As I slumped in my chair, exhausted after another evening of ‘working the room’, I was pondering whether I am an extrovert or an introvert – and whether this had any relationship to my ability to be a good networker. Particularly as most accountants (but not all it has to be said) are introverts – does this mean that accountants are lousy networkers?
The thing is (and this annoys me) there is an industry pandering to the perception that introverts are shy, unconnected and get overwhelmed by meeting lots of people – and so need help to network. The industry also has the solution – lots of books, articles and products to help introverts feel happier about networking and ‘working the room’.
I have a number of problems with this perception. Firstly whether you are an introvert or an extrovert has NO bearing on whether you make a great networker. Yes, no bearing. Whether your natural preference – as defined by Jung - is for introversion or extroversion, this has no correlation with your ability to build and maintain relationships. While an introvert has a preference for a small circle of very close and deep friends, and extrovert has a preference for a larger circle of friends but less deep friendships. If the key to being a great networker is to have strong relationships with the people who can help your business or career, then I want to both an extrovert and an introvert.
Jung’s definition of extroversion is where people are energised by the company of other people. Introversion is the opposite – where people are energised by their own company. Jung did not say that introverts or extroverts have more or less social confidence, or that either is any better at growing mutually beneficial relationships. So why do people assume that extroverts will happily work a room and introverts hate working a room?
The other reason I get annoyed by this perception that introverts need help to work the room, is the assumption that to network you need to work the room. Not so. I am considered by many people to be a true connector (as defined by Gladwell in ‘the tipping point’) and someone with an amazing little black book of contacts. 100% of my new business comes to me from existing clients and my network, particularly a few key relationships. However, I very rarely work the room – and when I do, I find it very exhausting. I normally need an hour or so to myself to recharge after a few hours of ‘working the room’ with many people I don’t know. I now tend to use online tools and personal recommendations to find the right people for my business, rather than the random nature of working the room at a conference or mix and mingle type event. When I have identified a key relationship, I will then progress the relationship via 1-2-1 meetings.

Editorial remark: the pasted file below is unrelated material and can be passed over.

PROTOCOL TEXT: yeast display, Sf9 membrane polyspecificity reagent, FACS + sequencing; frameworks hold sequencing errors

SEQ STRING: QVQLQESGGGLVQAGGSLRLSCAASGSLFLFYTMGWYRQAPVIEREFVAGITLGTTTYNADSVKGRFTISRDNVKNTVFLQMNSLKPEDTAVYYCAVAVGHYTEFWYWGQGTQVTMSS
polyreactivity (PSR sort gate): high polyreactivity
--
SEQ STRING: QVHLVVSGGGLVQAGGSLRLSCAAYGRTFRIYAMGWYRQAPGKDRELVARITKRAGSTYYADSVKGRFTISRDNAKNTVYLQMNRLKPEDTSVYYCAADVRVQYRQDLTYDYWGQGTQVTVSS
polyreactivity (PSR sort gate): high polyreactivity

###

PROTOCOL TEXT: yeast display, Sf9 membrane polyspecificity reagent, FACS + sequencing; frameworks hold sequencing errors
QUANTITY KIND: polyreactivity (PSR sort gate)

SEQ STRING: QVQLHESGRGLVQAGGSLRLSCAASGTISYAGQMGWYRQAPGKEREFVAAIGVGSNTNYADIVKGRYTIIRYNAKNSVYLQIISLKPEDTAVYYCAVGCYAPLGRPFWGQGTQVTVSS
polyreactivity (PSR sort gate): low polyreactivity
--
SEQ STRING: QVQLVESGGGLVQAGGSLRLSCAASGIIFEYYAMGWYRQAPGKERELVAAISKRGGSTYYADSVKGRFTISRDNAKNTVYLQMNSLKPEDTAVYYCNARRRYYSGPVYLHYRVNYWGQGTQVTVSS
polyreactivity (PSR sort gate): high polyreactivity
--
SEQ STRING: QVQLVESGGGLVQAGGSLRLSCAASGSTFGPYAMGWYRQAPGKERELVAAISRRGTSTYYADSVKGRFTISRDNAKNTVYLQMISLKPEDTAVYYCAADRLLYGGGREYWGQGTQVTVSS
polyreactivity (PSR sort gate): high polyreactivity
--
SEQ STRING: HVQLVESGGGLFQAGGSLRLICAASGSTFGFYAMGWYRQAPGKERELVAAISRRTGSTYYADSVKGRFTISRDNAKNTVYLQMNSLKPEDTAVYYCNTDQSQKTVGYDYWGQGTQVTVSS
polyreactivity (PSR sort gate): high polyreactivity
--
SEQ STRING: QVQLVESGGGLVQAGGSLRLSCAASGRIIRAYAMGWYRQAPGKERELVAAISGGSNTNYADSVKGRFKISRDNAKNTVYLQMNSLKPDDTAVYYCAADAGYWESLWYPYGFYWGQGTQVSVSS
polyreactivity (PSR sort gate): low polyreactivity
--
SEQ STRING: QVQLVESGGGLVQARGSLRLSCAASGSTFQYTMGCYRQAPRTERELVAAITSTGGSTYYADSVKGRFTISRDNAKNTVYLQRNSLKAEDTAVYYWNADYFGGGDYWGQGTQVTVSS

What do you think, are extroverts better networkers than introverts?
About Heather Townsend
Heather Townsend is a brand ambassador for the Practice Excellence Programme, and the Founder of ‘The Accountants Millionaires’ Club’. In 2015 the ICAEW decided she was the number one online influencer for the accountancy profession. She is the author of 4 books, including The Go-To Expert, and ‘How to make partner and still have a life’ (co-authored with Jo Larbie).
Heather is always up for a challenge. Perhaps that is why she has built a track record of helping accountants grow the size of their practice by 50-200%, often in under two years. Often helping them make partner or equity partner in the process.
Heather is a high profile member of the accountancy profession in the UK. She has worked with over 300 partners, coached, trained and mentored over 2000 professionals at every level of the UK’s most ambitious professional practices. Heather's clients have included: 7 out of the Top 10 UK practices, including all the Big 4 firms.
In 2016 her and her team of coaches have coached:
1) 7 people successfully to partner
2) Professionals from all of the Big 4, from every major continent in the world
As well as helping accountants make partner, she still spends 40% of her time helping small firms, typically under £1m GRF:
1) Create profitable revenue streams from advisory services and reduce their reliance on revenue from compliance services
2) Radically increase their profitability, even if they are a cloud based practice, often helping them achieve a net profit margin of 40%+
3) Double or even triple the size of their practice within 3 years
4) Win bigger and better clients
5) Grow the right team around them so they stop working stupidly high hours and spend quality time with the people they care about
Her articles appear regularly in the UK national and trade press, including The Financial Times, Accountancy Age, The Sunday Times and The Guardian. Heather is also in-demand for her speaking and has recently returned from the South African Accountancy Academy conference.